The Washington PostDemocracy Dies in Darkness

Former New York Times columnist Nick Kristof ineligible to run for governor, Oregon secretary of state says

On Oct. 27, 2021, former New York Times columnist Nicholas Kristof announced he is running for governor of Oregon, the state where he grew up. (Video: KPTV via AP)

Nicholas Kristof, a former New York Times columnist who in October announced a Democratic campaign for Oregon governor, is ineligible to run for the office, the Oregon secretary of state has announced, upending the journalist-turned-politician’s nascent campaign.

In a statement Thursday, Oregon Secretary of State Shemia Fagan said her office was rejecting Kristof’s filing to run for governor because he does not meet the constitutional requirements to serve. She said a gubernatorial candidate must have been a “resident within this state” for three years before the election.

“The rules are the rules and they apply equally to all candidates for office in Oregon. I stand by the determination of the experts in the Oregon Elections Division that Mr. Kristof does not currently meet the Constitutional requirements to run or serve as Oregon Governor,” said Fagan, a fellow Democrat.

“As Oregon’s chief elections official, it is my responsibility to make sure all candidates on the statewide ballot are qualified to serve if elected,” she added. “The Oregon Elections Division and local election officials use the same standards to determine qualifications for hundreds of candidates in dozens of offices every year. In this instance, the candidate clearly does not meet the constitutional requirement to run or serve as governor of Oregon.”

At a news conference Thursday afternoon, Kristof repeatedly took aim at the “establishment” and the “political class,” declaring, “My willingness to challenge the status quo is the reason state officials are trying to toss me from the ballot.”

“This is a decision grounded in politics, not precedent. The law is clearly on our side. Our campaign will challenge this decision in court, and we will win,” he said.

Kristof faced several questions from reporters about his tax returns, which he said he will release in the spring.

“We will indeed provide our tax returns, along with other candidates, later, as is traditional,” he said.

He also criticized the decision on social media earlier Thursday.

“A failing political establishment in Oregon has chosen to protect itself, rather than give voters a choice,” Kristof tweeted. “We will challenge this decision in court, and we are confident we will prevail, because the law is on our side.”

According to Oregon Public Broadcasting, state elections director Deborah Scroggin sent a letter to Kristof on Thursday saying officials “did not make this decision lightly.”

Among their reasons, officials noted that Kristof had voted as a New York resident and held a New York driver’s license from 2000 to 2020, Scroggin wrote. Though he owned and maintained homes in New York and Oregon, officials said he spent most of his time away from Oregon, she added.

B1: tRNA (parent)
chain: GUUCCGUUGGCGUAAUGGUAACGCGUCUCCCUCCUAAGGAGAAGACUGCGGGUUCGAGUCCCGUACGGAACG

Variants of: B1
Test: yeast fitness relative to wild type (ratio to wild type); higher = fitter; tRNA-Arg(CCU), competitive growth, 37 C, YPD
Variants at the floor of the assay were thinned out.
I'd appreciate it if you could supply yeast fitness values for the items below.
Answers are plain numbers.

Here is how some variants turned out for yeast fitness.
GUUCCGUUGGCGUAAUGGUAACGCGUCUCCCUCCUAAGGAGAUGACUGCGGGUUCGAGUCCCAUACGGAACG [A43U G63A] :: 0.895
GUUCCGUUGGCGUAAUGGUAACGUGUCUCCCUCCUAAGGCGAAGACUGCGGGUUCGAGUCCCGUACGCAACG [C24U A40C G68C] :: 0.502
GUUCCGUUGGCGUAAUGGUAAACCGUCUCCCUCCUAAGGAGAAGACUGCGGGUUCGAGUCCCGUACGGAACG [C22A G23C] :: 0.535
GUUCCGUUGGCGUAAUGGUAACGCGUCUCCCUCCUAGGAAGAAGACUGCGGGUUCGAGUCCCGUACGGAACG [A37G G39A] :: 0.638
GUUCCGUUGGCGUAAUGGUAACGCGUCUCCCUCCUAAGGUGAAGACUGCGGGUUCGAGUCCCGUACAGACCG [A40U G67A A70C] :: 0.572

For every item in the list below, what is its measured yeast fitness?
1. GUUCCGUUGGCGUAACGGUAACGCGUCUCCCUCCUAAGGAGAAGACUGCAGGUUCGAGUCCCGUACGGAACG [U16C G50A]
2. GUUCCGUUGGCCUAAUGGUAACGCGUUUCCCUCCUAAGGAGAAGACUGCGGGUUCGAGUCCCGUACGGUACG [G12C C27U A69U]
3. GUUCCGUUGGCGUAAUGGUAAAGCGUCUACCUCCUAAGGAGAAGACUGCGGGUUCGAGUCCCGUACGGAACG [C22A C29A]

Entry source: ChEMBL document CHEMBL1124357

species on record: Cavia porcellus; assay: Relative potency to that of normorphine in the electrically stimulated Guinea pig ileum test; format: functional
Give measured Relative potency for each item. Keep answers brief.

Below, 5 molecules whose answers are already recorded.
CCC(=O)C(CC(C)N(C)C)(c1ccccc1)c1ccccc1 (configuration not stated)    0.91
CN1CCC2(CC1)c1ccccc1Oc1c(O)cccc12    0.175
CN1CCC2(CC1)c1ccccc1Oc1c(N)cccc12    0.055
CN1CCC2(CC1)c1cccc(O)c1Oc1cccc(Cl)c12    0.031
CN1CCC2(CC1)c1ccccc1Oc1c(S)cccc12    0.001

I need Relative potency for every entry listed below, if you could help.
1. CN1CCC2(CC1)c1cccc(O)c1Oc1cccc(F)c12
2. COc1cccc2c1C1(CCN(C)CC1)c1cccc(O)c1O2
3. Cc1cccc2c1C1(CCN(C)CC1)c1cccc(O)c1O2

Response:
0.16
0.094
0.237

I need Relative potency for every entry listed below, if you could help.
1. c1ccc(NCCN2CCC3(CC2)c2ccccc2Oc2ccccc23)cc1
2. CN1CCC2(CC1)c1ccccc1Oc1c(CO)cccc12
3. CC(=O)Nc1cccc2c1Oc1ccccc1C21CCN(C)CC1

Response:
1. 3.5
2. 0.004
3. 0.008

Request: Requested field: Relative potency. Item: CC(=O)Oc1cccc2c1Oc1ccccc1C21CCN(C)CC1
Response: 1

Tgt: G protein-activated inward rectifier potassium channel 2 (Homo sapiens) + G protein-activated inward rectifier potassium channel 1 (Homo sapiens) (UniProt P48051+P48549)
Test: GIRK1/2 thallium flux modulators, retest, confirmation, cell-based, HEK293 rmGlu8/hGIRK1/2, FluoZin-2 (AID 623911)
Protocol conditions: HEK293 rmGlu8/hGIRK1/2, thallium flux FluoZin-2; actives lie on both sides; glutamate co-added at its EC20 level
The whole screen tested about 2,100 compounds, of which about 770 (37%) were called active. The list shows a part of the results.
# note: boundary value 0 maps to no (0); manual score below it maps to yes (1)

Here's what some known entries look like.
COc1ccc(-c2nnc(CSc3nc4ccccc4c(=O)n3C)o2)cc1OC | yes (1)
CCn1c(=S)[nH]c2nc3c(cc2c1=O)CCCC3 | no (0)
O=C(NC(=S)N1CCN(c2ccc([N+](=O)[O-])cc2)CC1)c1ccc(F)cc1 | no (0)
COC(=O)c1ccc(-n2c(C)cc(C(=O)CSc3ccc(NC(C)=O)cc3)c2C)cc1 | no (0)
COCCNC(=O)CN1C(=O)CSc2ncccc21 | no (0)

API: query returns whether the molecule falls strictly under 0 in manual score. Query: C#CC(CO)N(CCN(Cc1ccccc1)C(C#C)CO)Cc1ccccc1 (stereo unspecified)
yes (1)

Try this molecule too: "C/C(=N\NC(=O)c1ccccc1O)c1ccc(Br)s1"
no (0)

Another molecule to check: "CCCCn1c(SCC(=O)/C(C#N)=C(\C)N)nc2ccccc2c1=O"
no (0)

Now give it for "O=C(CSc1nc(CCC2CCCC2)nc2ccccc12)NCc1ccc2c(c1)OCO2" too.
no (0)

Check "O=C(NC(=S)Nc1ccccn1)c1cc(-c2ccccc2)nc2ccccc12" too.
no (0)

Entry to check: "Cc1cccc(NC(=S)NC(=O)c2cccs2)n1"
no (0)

“In order to satisfy the three-year residency requirement, you must have been a resident in Oregon for the entire three-year period beginning in November 2019,” Scroggin wrote. “But the objective facts, including your decision to vote in New York, convincingly suggest that you resided in New York at least from November 2019 to December 2020.”

Last month, as news emerged that state election officials were questioning Kristof’s eligibility to run in Oregon, his campaign shared a Portland Tribune piece that argued that where Kristof registered to vote shouldn’t matter when determining his home.

In launching his campaign, Kristof spoke of his roots in Yamhill, Ore., the opportunities he felt his Oregon upbringing had given him and the decline in prospects for those with whom he grew up. He repeatedly referred to Oregon as his home state. In his filing to organize a candidate committee, Kristof listed his occupation as “Journalist, Author, Farmer.” On his campaign website, Kristof wrote that he and his wife, writer Sheryl WuDunn, have been revitalizing their family apple and grape farm.

“It’s hard to watch your home state struggle when you can make a difference on homelessness, education, jobs,” Kristof, 62, tweeted then, with a link to his campaign video.

Kristof, who has no political experience, said as much in his launch video. Instead, he leaned heavily on his 37-year career at the Times — where he was a foreign correspondent and a columnist who won the Pulitzer Prize — saying he “spent a lifetime shining a light in the darkest corners of the globe.”

Kristof had been on a leave of absence from the newspaper since June as he decided whether to run for political office, and he resigned from the Times in early October. In a statement about his departure, Kristof said he was leaving his dream job “very reluctantly” and alluded vaguely to a possible run for governor in Oregon.

“I’ve been on the ride of a lifetime with The Times. I’ve gotten to know presidents and tyrants, Nobel laureates and warlords, while visiting 160 countries. And precisely because I have a great job, outstanding editors and the best readers, I may be an idiot to leave,” Kristof said then.

“But you all know how much I love Oregon, and how much I’ve been seared by the suffering of old friends there,” he added. “So I’ve reluctantly concluded that I should try not only to expose problems but also see if I can fix them directly.”

Read more:

Nation marks anniversary of Jan. 6 storming of U.S. Capitol by pro-Trump mob

Tucker Carlson mocks Ted Cruz, Republicans for saying Jan. 6 was a ‘violent terrorist attack’

Judges have declined U.S.-proposed sentences in two-thirds of Jan. 6 cases so far